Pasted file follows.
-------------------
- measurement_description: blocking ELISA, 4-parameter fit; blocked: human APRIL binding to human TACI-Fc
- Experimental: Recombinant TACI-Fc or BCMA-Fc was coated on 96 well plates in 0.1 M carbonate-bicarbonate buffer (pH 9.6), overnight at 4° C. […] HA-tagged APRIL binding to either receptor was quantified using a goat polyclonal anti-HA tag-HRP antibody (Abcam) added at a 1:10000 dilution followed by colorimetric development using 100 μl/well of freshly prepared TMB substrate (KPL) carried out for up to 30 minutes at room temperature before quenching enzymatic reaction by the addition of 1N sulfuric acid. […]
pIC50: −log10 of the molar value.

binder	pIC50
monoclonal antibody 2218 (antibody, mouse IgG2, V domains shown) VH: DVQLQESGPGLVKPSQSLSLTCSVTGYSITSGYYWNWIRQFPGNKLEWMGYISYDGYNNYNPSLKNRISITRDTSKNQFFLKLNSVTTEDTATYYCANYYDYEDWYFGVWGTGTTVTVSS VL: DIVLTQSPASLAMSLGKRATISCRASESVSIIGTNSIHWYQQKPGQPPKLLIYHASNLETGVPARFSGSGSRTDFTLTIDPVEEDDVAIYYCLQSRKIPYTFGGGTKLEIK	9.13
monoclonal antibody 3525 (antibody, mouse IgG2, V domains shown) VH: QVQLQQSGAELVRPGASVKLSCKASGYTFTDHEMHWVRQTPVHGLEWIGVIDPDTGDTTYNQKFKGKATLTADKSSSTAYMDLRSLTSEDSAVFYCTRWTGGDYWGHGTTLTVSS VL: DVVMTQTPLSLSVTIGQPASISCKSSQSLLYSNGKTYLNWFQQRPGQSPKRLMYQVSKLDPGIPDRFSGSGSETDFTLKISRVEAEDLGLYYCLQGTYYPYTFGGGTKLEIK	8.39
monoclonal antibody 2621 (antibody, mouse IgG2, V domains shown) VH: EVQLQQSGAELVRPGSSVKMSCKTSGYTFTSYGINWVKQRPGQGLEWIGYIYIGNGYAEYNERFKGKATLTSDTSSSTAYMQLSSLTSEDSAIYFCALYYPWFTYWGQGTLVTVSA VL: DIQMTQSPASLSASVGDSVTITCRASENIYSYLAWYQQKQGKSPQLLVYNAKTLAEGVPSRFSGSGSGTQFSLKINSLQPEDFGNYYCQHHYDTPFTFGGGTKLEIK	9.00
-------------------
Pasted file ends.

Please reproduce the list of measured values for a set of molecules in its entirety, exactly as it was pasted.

- measurement_description: blocking ELISA, 4-parameter fit; blocked: human APRIL binding to human TACI-Fc
- Experimental: Recombinant TACI-Fc or BCMA-Fc was coated on 96 well plates in 0.1 M carbonate-bicarbonate buffer (pH 9.6), overnight at 4° C. […] HA-tagged APRIL binding to either receptor was quantified using a goat polyclonal anti-HA tag-HRP antibody (Abcam) added at a 1:10000 dilution followed by colorimetric development using 100 μl/well of freshly prepared TMB substrate (KPL) carried out for up to 30 minutes at room temperature before quenching enzymatic reaction by the addition of 1N sulfuric acid. […]
pIC50: −log10 of the molar value.

binder	pIC50
monoclonal antibody 2218 (antibody, mouse IgG2, V domains shown) VH: DVQLQESGPGLVKPSQSLSLTCSVTGYSITSGYYWNWIRQFPGNKLEWMGYISYDGYNNYNPSLKNRISITRDTSKNQFFLKLNSVTTEDTATYYCANYYDYEDWYFGVWGTGTTVTVSS VL: DIVLTQSPASLAMSLGKRATISCRASESVSIIGTNSIHWYQQKPGQPPKLLIYHASNLETGVPARFSGSGSRTDFTLTIDPVEEDDVAIYYCLQSRKIPYTFGGGTKLEIK	9.13
monoclonal antibody 3525 (antibody, mouse IgG2, V domains shown) VH: QVQLQQSGAELVRPGASVKLSCKASGYTFTDHEMHWVRQTPVHGLEWIGVIDPDTGDTTYNQKFKGKATLTADKSSSTAYMDLRSLTSEDSAVFYCTRWTGGDYWGHGTTLTVSS VL: DVVMTQTPLSLSVTIGQPASISCKSSQSLLYSNGKTYLNWFQQRPGQSPKRLMYQVSKLDPGIPDRFSGSGSETDFTLKISRVEAEDLGLYYCLQGTYYPYTFGGGTKLEIK	8.39
monoclonal antibody 2621 (antibody, mouse IgG2, V domains shown) VH: EVQLQQSGAELVRPGSSVKMSCKTSGYTFTSYGINWVKQRPGQGLEWIGYIYIGNGYAEYNERFKGKATLTSDTSSSTAYMQLSSLTSEDSAIYFCALYYPWFTYWGQGTLVTVSA VL: DIQMTQSPASLSASVGDSVTITCRASENIYSYLAWYQQKQGKSPQLLVYNAKTLAEGVPSRFSGSGSGTQFSLKINSLQPEDFGNYYCQHHYDTPFTFGGGTKLEIK	9.00